It was a tremendously full day, starting from early on. Before breakfast, there were already three groups ashore in Espumilla. A wide brown beach, with turtle tracks from the night before, diving blue-footed boobies and a rising sun over the island. Offshore kayakers paddled along rocky shores, hearing, then seeing the Galapagos fur seals as they moved down towards the water after their night of rest. Between breakfast and lunch, all was to do with the ocean – either a Zodiac ride along the shores of Buccaneer Bay, or in the water for an excellent deep-water snorkel. Afternoon was the entrancing Punto Egas trail; the coastal portion with plenty to see: fur seals, night herons, turtles, marine iguanas and oystercatchers.
National Geographic Islander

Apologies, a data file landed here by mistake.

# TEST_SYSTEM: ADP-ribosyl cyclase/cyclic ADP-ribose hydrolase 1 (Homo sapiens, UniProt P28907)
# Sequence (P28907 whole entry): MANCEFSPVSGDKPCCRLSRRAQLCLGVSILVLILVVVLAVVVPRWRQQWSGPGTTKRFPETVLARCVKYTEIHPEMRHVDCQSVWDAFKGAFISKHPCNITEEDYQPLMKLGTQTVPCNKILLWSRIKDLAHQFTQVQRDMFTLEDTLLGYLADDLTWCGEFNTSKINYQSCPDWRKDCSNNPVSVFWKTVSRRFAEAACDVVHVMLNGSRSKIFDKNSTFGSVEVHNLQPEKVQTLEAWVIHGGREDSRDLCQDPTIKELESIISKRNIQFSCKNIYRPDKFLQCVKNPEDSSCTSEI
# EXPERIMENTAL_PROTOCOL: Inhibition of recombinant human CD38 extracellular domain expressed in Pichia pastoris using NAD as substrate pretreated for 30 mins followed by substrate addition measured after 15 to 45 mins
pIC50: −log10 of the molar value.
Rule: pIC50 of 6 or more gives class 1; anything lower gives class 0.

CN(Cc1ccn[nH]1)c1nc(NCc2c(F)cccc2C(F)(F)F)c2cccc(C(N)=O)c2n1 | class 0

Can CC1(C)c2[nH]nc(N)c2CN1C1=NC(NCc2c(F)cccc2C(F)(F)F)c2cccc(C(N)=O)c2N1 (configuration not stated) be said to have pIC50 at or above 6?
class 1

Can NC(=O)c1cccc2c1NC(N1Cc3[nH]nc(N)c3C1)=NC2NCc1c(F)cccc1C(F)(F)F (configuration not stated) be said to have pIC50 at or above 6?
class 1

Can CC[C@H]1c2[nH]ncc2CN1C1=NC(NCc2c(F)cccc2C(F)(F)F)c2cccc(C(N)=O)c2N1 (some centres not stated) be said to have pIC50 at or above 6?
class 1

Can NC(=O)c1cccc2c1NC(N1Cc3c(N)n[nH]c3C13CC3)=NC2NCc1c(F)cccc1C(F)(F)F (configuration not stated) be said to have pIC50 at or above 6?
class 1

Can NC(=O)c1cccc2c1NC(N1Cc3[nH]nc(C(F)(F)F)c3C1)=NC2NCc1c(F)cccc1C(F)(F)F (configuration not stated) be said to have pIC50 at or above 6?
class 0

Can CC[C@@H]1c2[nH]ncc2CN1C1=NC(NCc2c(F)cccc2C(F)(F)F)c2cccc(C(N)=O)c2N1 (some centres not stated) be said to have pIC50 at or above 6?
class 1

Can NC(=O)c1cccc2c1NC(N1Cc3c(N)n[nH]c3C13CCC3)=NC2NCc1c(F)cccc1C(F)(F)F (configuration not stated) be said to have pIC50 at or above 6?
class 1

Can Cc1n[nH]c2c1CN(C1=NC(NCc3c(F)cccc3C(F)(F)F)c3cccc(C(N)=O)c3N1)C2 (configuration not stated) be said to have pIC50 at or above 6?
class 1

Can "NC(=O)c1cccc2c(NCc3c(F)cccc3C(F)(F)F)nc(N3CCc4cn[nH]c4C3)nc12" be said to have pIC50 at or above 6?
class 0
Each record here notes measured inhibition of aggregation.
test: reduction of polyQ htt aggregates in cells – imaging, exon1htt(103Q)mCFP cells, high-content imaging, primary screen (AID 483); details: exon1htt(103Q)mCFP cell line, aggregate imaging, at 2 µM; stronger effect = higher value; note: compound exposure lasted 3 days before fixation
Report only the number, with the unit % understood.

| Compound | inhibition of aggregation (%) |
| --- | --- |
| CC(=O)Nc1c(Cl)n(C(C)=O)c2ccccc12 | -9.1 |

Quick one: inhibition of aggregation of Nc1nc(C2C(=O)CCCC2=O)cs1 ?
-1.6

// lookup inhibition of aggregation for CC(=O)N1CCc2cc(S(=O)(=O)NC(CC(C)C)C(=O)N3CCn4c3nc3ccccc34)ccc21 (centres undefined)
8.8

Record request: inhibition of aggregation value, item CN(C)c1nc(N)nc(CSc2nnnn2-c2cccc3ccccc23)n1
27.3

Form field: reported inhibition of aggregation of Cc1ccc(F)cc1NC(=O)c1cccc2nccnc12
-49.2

Our visit to Bartholomew Island started early in the morning. The tiny island showed incredible volcanic formations, and guests aboard National Geographic Islander enjoyed the landscape photo opportunities. Starting on the dry landing and all the way to the top (374 feet), we discovered spatter cones and lava bombs. After hiking up 365 stairs, we reached the summit of the volcano. The view of Santiago Island, situated in front of Bartholomew, was breathtaking and perfect for pictures. In the afternoon, we had the opportunity to snorkel near Guy Fawkes Islets. An eroded volcano offered the perfect habitat for different species of fish and marine invertebrates. Following the water activities, we got ready for a hike at Dragon Hill on Santa Cruz Island. A dry landing on a rocky pier led us to a dry vegetation forest. Plenty of palo santo trees and prickly pear cacti made an ideal trail for land iguanas. Land iguanas, vegetarian reptiles of pale-yellow and brown coloration, are one of three species endemic to the islands. The iguanas are found under bushes or even in the middle of trails.